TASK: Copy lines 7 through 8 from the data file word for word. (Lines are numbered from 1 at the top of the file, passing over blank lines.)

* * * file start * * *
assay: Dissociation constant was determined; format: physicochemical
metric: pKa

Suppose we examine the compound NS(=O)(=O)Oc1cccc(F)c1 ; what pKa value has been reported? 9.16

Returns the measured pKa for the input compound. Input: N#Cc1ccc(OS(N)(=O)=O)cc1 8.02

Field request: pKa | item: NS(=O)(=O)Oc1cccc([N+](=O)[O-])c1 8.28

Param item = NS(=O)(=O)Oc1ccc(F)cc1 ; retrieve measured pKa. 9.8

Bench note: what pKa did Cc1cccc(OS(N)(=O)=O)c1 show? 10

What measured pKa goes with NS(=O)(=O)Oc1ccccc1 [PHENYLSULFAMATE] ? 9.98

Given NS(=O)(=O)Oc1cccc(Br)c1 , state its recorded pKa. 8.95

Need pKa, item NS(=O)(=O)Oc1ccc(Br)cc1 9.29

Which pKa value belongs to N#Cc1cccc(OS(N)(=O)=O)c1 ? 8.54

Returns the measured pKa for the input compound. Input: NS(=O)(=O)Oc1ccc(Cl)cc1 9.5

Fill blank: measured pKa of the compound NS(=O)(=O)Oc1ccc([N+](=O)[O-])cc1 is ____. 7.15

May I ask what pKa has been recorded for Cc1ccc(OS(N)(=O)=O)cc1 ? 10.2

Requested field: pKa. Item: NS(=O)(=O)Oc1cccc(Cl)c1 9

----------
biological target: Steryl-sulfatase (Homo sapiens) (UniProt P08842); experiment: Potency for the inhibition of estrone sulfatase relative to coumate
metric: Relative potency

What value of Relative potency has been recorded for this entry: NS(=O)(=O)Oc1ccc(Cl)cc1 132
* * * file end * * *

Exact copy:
Bench note: what pKa did Cc1cccc(OS(N)(=O)=O)c1 show? 10

What measured pKa goes with NS(=O)(=O)Oc1ccccc1 [PHENYLSULFAMATE] ? 9.98